2 Latent graphical models with neural net observations

    In this paper we propose a broad family of models. Here we develop three specific examples.

    2.1 Warped mixtures for arbitrary cluster shapes

    One particularly natural structure used frequently in graphical models is the discrete mixture model. By fitting a discrete mixture model to data, we can discover natural clusters or units. These discrete structures are difficult to represent directly in neural network models.

    Consider the problem of modeling the data y = {yn}Nn=1 shown in Fig. 1a. A standard approach to finding the clusters in data is to fit a Gaussian mixture model (GMM) with a conjugate prior:

    π ∼ Dir(α), (µk,Σk) iid∼ NIW(λ), zn |π iid∼ π yn | zn, {(µk,Σk)}Kk=1 iid∼ N (µzn ,Σzn).

    However, the fit GMM does not represent the natural clustering of the data (Fig. 1b). Its inflexible Gaussian observation model limits its ability to parsimoniously fit the data and their natural semantics.

    Instead of using a GMM, a more flexible alternative would be a neural network density model:

    γ ∼ p(γ) xn iid∼ N (0, I), yn |xn, γ iid∼ N (µ(xn; γ), Σ(xn; γ)), (1) where µ(xn; γ) and Σ(xn; γ) depend on xn through some smooth parametric function, such as multilayer perceptron (MLP), and where p(γ) is a Gaussian prior [12]. This model fits the data density well (Fig. 1c) but does not explicitly represent discrete mixture components, which might provide insights into the data or natural units for generalization. See Fig. 2a for a graphical model.

    By composing a latent GMM with nonlinear observations, we can combine the modeling strengths of both [13], learning both discrete clusters along with non-Gaussian cluster shapes:

    π ∼ Dir(α), (µk,Σk) iid∼ NIW(λ), γ ∼ p(γ) zn |π iid∼ π xn iid∼ N (µ(zn),Σ(zn)), yn |xn, γ iid∼ N (µ(xn; γ), Σ(xn; γ)).

    This combination of flexibility and structure is shown in Fig. 1d. See Fig. 2b for a graphical model.

    2.2 Latent linear dynamical systems for modeling video

    Now we consider a harder problem: generatively modeling video. Since a video is a sequence of image frames, a natural place to start is with a model for images. Kingma et al. [7] shows that the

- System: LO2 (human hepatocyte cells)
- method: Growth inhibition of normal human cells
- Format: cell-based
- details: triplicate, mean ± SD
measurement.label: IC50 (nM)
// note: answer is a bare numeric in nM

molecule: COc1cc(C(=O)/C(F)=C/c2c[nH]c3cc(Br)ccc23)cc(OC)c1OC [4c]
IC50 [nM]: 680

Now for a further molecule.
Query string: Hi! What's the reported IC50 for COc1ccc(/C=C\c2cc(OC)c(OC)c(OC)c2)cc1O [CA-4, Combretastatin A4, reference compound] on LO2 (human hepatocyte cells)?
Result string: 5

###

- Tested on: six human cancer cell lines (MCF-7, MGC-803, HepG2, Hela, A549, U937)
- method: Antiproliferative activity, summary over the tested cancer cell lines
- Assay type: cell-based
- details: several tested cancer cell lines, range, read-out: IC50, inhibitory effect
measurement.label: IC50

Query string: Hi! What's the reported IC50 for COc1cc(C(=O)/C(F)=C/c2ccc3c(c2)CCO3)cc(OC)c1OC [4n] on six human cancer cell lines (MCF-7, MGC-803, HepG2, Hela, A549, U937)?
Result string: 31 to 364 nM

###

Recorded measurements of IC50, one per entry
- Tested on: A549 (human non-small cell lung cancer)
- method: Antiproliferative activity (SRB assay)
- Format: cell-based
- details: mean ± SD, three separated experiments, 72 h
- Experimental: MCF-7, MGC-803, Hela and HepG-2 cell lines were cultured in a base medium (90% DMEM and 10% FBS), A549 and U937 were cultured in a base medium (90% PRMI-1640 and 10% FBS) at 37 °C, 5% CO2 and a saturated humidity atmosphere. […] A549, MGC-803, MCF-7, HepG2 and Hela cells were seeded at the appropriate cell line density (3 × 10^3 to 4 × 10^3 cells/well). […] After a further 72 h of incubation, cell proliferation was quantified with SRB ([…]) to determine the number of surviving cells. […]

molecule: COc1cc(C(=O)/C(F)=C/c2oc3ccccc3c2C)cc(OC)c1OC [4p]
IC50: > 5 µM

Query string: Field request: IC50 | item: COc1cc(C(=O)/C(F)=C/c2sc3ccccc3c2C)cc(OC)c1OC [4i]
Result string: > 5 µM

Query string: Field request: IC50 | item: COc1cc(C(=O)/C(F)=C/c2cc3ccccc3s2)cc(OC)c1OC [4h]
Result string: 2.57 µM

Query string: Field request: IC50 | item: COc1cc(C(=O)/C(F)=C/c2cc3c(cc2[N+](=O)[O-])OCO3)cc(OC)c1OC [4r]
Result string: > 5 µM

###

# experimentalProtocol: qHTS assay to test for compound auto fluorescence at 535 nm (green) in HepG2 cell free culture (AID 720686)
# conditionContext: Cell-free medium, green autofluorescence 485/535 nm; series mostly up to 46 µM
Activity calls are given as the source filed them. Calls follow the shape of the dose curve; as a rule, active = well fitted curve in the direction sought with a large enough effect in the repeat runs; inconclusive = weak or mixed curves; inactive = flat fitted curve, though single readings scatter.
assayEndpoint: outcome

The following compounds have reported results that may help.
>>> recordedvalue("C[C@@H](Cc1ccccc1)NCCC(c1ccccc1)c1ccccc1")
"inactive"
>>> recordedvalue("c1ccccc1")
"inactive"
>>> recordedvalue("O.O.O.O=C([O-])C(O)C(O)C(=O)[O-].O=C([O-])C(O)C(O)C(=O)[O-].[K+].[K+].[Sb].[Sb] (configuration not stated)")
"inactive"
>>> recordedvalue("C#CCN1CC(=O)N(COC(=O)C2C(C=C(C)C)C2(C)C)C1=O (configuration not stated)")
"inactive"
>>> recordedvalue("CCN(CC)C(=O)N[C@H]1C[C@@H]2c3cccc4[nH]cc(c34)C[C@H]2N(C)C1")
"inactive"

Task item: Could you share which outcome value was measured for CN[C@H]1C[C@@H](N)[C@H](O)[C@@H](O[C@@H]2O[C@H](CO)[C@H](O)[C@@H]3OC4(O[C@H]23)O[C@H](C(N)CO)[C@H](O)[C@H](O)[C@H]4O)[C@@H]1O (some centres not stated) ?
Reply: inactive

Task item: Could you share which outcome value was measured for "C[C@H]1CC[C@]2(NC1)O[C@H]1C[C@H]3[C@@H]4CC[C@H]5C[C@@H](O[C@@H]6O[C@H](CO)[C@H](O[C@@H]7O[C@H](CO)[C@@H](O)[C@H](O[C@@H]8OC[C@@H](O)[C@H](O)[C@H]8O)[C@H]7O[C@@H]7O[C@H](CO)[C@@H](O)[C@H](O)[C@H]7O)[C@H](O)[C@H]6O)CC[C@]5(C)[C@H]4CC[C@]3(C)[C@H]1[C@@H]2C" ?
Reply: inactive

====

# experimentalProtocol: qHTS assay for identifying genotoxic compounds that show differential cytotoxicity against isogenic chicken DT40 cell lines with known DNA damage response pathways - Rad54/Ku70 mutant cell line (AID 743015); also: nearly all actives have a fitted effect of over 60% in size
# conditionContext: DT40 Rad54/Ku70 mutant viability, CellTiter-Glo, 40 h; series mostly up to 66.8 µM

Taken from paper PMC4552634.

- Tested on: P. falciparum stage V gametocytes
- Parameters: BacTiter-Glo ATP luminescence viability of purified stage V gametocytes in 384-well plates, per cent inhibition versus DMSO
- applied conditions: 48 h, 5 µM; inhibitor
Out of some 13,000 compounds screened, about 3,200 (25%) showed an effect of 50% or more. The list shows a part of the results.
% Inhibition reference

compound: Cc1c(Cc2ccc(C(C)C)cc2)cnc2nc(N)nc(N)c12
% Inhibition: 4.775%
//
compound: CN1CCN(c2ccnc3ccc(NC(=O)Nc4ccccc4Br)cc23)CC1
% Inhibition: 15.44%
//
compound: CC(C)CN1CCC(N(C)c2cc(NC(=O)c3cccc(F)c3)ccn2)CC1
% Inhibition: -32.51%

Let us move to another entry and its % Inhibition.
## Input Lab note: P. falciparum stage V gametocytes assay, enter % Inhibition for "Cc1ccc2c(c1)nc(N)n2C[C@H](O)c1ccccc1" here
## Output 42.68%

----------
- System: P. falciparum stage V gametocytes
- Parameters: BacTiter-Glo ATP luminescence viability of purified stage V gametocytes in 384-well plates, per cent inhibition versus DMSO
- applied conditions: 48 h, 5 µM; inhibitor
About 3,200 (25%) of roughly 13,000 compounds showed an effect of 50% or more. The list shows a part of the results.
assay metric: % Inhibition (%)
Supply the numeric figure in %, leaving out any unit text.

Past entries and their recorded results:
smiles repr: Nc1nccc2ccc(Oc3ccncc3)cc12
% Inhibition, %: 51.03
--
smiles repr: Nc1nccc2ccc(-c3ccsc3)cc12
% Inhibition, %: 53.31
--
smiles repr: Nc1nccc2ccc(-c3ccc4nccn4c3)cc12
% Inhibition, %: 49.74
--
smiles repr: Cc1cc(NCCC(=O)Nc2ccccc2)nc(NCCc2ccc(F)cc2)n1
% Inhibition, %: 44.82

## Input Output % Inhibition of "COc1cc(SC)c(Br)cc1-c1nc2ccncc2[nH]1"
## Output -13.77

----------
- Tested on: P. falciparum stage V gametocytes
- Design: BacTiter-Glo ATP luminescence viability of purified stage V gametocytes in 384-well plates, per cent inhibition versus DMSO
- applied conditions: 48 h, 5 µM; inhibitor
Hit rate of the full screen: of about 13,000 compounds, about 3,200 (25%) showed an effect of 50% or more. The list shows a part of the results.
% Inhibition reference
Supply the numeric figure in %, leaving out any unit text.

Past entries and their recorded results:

2

  • yn

    xn

    (a) Latent Gaussian

    xn

    yn

    zn

    (b) Latent GMM

    x1 x2 x3 x4

    y1 y2 y3 y4

    (c) Latent LDS

    z1 z2 z3 z4

    x1 x2 x3 x4

    y1 y2 y3 y4

    (d) Latent SLDS

    Figure 2: Generative graphical models discussed in Section 2.

    density network of Eq. (1) can accurately represent a dataset of high-dimensional images {yn}Nn=1 in terms of the low-dimensional latent variables {xn}Nn=1, each with independent Gaussian distributions. To extend this image model into a model for videos, we can introduce dependence through time between the latent Gaussian samples {xn}Nn=1. For instance, we can make each latent variable xn+1 depend on the previous latent variable xn through a Gaussian linear dynamical system, writing

    xn+1 = Axn +Bun, un iid∼ N (0, I), A,B ∈ Rm×m,

    where the matrices A and B have a conjugate prior. This model has low-dimensional latent states and dynamics as well as a rich nonlinear generative model of images. In addition, the timescales of the dynamics are represented directly in the eigenvalue spectrum of A, providing both interpretability and a natural way to encode prior information. See Fig. 2c for a graphical model.

    2.3 Latent switching linear dynamical systems for parsing behavior from video

    As a final example that combines both time series structure and discrete latent units, consider again the behavioral phenotyping problem described in Section 1. Drawing on graphical modeling tools, we can construct a latent switching linear dynamical system (SLDS) [14] to represent the data in terms of continuous latent states that evolve according to a discrete library of linear dynamics, and drawing on deep learning methods we can generate video frames with a neural network image model.

    At each time n ∈ {1, 2, . . . , N} there is a discrete-valued latent state zn ∈ {1, 2, . . . ,K} that evolves according to Markovian dynamics. The discrete state indexes a set of linear dynamical parameters, and the continuous-valued latent state xn ∈ Rm evolves according to the corresponding dynamics,

    zn+1 | zn, π ∼ πzn , xn+1 = Aznxn +Bznun, un iid∼ N (0, I),

    where π = {πk}Kk=1 denotes the Markov transition matrix and πk ∈ RK+ is its kth row. We use the same neural net observation model as in Section 2.2. This SLDS model combines both continuous and discrete latent variables with rich nonlinear observations. See Fig. 2d for a graphical model.

    3 S